Chaos in Istanbul as blast hits metro

Chaos in Istanbul as blast hits metro
A pipe bomb left near an Istanbul station exploded late on Tuesday, wounding five and causing panic in a city on edge following a spate of bombings across Turkey.
3 min read
01 December, 2015
The metro system in Istanbul was brought entirely to a halt after the blast [Getty]

A station on the Istanbul metro was rocked by a blast suspected to have been caused by a home-made bomb, causing panic in Tuesday's evening rush hour and wounding at least half a dozen people.

There was no word from federal officials over the cause of the blast, but the local mayor and Turkish news reports said that it had likely been caused by a bomb.

The huge blast hit an overpass close to the metro station in the Bayrampasa district of Istanbul.

"Five of our citizens were injured when a pipe bomb left on barriers on the overpass exploded," Atilla Aydiner, the district mayor, told A Haber television.

Security sources were also quoted by the Dogan news agency as saying the blast appeared to have been caused by a home-made bomb.

The metro system in Turkey's largest city was brought entirely to a halt after the blast, the municipality said, although reports said that normal service was now being restored.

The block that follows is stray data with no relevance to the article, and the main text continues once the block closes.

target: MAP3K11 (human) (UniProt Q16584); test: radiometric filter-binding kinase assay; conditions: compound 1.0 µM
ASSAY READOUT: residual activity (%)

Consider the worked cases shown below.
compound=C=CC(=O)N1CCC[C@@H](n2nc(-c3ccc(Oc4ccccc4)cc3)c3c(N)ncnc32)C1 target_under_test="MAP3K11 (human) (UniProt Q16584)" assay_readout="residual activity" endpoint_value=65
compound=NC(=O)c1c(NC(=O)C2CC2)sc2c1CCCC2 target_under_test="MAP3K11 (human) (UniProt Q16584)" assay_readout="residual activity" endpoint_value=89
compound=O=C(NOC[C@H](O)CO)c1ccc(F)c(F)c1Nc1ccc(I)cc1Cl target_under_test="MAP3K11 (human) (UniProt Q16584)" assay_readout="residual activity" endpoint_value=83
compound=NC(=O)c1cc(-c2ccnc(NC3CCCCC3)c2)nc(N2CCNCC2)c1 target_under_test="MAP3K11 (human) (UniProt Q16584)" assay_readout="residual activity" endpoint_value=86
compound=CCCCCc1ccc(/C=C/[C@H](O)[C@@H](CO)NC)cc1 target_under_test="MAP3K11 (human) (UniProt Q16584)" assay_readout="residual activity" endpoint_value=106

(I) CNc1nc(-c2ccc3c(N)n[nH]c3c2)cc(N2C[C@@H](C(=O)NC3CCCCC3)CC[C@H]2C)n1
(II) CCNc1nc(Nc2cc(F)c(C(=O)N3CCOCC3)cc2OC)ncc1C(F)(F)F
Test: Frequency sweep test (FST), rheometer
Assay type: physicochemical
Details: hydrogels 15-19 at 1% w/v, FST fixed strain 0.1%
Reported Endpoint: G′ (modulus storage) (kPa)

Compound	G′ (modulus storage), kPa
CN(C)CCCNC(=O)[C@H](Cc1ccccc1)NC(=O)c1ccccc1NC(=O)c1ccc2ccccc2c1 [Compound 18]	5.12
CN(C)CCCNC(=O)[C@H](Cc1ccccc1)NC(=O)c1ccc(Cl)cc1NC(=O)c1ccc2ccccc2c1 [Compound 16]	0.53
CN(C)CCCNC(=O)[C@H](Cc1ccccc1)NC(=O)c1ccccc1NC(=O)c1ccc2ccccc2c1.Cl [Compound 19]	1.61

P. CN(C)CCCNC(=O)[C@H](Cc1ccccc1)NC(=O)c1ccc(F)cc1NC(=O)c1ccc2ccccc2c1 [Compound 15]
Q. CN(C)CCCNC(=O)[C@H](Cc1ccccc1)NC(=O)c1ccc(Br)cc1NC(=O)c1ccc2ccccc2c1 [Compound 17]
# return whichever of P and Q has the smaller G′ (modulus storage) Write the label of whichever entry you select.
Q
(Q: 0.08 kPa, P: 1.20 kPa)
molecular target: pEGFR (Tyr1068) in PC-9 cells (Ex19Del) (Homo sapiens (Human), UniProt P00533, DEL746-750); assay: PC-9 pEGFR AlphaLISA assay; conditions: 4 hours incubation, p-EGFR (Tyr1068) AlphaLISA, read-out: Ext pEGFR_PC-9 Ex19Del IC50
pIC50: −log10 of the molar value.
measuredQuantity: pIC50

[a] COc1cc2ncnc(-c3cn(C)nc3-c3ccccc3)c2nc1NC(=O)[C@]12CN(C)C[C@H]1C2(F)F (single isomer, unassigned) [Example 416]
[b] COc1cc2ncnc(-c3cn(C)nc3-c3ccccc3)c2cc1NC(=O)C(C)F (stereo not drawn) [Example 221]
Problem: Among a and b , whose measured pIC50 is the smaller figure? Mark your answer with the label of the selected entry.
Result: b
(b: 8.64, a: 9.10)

Other reports had said the cause of the blast could have been linked to an electrical transformer and that six people had been injured.

Video footage on Dogan showed large sparks shooting out like fireworks from the overpass, lighting up the sky near the height of evening rush hour.

Dogan also said a truck on the overpass was damaged by the explosion with holes on its windshield, while other pictures showed a public bus with blown-out windows.

Large numbers of ambulances were despatched to the scene, as commuters were helped to safety, reports said.

'Investigating all possibilities'

Turkey is currently on alert for attacks [Getty]

"The cause of the explosion is not clear. We are investigating all possibilities," Istanbul governor Vasip Sahin was quoted as saying by the state-run Anatolia news agency.

He gave a lower toll of just one person injured.

Turkey is currently on alert for attacks after 103 people were killed on 10 October when two suicide bombers' explosives ripped through a crowd of peace activists in the capital Ankara, the worst attack in modern Turkey's history.

Turkey has in recent weeks detained several suspected members of the Islamic State group, with officials saying they were planning attacks in the city.

The Paris attacks on 13 November that left 130 people dead and were claimed by the Islamic State group also raised fears over Istanbul's potential exposure to a similar assault.

But Turkey is also waging an all-out assault on the outlawed Kurdistan Workers Party (PKK), which has staged dozens of deadly attacks against members of the security forces - but largely in the southeast of the country.

Meanwhile, the banned ultra-left wing group the Revolutionary People's Liberation Party–Front (DHKP-C) has also staged a string of usually small-scale attacks in Istanbul over the past few months.

There have been repeated security alerts on Istanbul's expanding metro system in recent months, but until now all had proved to be false alarm.